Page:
There’s Hope for Racial Justice in America. But it Comes from the People – Not the CourtsRoundup
tags: racism, policing, George Floyd
Simon Balto is assistant professor of African American history at the University of Iowa. He is the author of Occupied Territory: Policing Black Chicago from Red Summer to Black Power.
On Tuesday afternoon, a jury confirmed what many of us have known to be true for the better part of a year: the former Minneapolis police department officer Derek Chauvin was guilty of murdering George Floyd.
On Wednesday morning, the US attorney general, Merrick Garland, announced a justice department pattern-or-practice investigation to determine if the Minneapolis police department’s general operating norms are unlawful and unconstitutional, in violation of the rights of the citizens they police.
Both of these legal decisions have been hailed as important civil rights victories. Shortly after it was announced, CNN’s Van Jones called the justice department investigation “a very big deal”; the former federal civil rights prosecutor Jared Fishman called it “hugely significant”.
As for Chauvin’s guilty verdict, which literally made news around the world, George Floyd’s loved ones quite understandably celebrated and expressed relief with the decision, and pointed towards it as a hopeful signal of a potentially more just future. Darnella Frazier – the heroic then 17-year-old whose recording of Chauvin’s murder of Mr Floyd served as critical evidence in the trial and disproved the lies embedded in the Minneapolis police department’s initial fabricated report of the killing – wrote on Facebook: “George Floyd we did it!! justice has been served.” Ms Frazier spoke for many people across the globe when she saw justice in the outcome.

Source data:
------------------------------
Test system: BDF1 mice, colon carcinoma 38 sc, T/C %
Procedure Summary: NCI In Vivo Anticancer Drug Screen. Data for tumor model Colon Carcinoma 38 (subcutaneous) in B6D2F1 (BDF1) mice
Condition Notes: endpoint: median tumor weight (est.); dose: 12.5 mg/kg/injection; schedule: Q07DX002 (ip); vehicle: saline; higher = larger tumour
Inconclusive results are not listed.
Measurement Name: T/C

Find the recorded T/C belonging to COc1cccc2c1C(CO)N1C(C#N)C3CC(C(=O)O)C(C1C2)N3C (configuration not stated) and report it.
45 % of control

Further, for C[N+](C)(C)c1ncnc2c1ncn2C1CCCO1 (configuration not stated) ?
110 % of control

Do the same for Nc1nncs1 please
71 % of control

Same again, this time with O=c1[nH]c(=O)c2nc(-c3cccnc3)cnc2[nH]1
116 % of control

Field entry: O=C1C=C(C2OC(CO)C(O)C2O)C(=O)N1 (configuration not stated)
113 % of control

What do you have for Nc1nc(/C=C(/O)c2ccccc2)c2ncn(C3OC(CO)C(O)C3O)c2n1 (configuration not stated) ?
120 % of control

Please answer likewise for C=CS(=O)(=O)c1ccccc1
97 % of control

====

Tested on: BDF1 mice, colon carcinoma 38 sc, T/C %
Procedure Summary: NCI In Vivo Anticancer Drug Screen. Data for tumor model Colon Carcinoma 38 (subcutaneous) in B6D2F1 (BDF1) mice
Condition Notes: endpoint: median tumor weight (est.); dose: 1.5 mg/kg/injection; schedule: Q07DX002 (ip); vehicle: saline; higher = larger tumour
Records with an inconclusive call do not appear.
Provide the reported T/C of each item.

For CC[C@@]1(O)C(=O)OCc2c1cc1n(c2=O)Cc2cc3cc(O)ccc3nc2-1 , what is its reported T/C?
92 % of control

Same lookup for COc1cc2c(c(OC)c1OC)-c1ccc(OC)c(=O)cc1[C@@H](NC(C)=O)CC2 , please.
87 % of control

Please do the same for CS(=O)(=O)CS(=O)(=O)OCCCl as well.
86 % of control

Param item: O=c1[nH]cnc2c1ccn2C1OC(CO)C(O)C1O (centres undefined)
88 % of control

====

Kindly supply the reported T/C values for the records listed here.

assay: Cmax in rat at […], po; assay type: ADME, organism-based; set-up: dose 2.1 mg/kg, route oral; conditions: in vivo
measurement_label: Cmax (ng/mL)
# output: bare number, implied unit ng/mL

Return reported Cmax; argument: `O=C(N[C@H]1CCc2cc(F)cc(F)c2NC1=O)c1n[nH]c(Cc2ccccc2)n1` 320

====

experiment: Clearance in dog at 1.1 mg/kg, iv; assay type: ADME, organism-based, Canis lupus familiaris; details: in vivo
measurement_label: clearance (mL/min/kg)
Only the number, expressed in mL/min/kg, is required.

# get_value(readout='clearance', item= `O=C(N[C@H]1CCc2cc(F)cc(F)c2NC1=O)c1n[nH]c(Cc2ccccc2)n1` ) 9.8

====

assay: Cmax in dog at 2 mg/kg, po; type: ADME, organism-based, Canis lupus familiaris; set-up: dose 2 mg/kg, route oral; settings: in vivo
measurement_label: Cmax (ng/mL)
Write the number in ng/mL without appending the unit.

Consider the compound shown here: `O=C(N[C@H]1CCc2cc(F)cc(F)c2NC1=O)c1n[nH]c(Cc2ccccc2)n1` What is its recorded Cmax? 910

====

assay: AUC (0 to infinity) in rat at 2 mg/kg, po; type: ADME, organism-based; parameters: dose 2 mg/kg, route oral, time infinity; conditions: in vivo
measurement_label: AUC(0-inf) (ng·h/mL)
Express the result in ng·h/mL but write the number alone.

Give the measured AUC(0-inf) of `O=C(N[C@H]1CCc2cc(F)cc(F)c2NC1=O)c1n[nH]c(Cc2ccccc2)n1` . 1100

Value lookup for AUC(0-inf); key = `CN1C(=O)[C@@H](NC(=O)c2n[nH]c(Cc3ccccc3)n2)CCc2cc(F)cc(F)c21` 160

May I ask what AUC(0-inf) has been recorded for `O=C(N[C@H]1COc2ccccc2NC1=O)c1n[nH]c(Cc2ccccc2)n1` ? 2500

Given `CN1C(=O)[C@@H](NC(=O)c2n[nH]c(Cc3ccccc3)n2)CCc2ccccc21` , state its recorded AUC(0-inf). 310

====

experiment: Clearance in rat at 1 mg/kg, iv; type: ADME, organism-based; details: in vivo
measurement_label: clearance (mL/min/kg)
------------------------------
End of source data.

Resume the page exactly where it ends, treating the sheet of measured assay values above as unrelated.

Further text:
And yet, as the news of Chauvin’s conviction spread, so too did a parallel story: 20 minutes before the guilty verdict had come down in Minneapolis, police in Columbus, Ohio, had shot dead 16-year-old Ma’Khia Bryant. Ms Bryant, a Black child, is at least the 65th person killed by police in the United States since Chauvin’s trial began late last month; as the New York Times reported, as of last weekend, police were killing an average of three people a day throughout the course of the trial.
Mariame Kaba, one of the most visionary thinkers about and organizers against the prison-police-industrial-complex in the United States, has often said that “hope is a discipline”. Hope here is not synonymous with optimism, but is rather an everyday practice and a philosophy of living – “believing in spite of the evidence and watching the evidence change”.
I refer here to Kaba’s philosophy of hope because it is so hard to see the news of the police killing another child and not feel hopeless. This is especially true when thinking about the killing of Ms Bryant alongside last month’s police killing of 13-year-old Adam Toledo in Chicago; we are literally talking about children being killed by the police. The constancy of police violence in this country can seem as overwhelming in its ubiquity and intractability as it is cruel and devastating in its particulars.
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